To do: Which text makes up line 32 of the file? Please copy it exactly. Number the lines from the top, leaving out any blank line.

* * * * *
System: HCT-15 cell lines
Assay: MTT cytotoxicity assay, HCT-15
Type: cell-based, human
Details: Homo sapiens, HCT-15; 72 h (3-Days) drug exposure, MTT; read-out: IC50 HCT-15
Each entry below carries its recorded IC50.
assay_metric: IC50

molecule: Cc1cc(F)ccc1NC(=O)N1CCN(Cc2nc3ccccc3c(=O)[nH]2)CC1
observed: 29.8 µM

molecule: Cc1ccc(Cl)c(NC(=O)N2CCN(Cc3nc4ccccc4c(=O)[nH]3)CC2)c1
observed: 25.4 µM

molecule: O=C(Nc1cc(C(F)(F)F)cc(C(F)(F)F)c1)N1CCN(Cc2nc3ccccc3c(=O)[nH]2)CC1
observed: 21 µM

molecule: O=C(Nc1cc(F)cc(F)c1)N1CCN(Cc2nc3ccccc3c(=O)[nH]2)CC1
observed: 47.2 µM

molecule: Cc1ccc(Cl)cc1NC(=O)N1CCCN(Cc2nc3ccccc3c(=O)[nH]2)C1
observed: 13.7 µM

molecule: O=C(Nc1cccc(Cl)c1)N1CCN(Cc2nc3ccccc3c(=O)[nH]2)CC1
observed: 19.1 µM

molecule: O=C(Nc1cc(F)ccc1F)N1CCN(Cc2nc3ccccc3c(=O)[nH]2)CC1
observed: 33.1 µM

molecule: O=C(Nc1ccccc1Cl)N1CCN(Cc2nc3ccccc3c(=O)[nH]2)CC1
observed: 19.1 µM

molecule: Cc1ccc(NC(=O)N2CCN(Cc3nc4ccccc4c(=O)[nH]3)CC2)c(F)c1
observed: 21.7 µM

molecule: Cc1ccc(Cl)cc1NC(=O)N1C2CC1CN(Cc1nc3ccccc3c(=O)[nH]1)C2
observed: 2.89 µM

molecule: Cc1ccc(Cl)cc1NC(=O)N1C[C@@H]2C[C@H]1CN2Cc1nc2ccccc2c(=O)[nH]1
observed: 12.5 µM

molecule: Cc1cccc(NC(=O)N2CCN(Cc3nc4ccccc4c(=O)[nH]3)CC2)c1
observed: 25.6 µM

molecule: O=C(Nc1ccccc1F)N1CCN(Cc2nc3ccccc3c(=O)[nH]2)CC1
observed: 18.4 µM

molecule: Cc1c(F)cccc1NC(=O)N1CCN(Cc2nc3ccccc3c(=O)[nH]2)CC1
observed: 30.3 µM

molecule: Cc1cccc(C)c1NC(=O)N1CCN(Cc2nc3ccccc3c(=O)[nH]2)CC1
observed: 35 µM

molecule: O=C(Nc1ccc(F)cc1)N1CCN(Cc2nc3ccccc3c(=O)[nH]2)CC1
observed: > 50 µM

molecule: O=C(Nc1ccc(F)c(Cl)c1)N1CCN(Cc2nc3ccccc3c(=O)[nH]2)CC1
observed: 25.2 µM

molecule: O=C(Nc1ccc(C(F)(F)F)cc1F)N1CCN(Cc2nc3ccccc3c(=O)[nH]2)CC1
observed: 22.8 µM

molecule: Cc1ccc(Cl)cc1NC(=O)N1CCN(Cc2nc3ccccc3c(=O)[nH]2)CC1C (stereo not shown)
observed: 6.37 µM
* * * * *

observed: 18.4 µM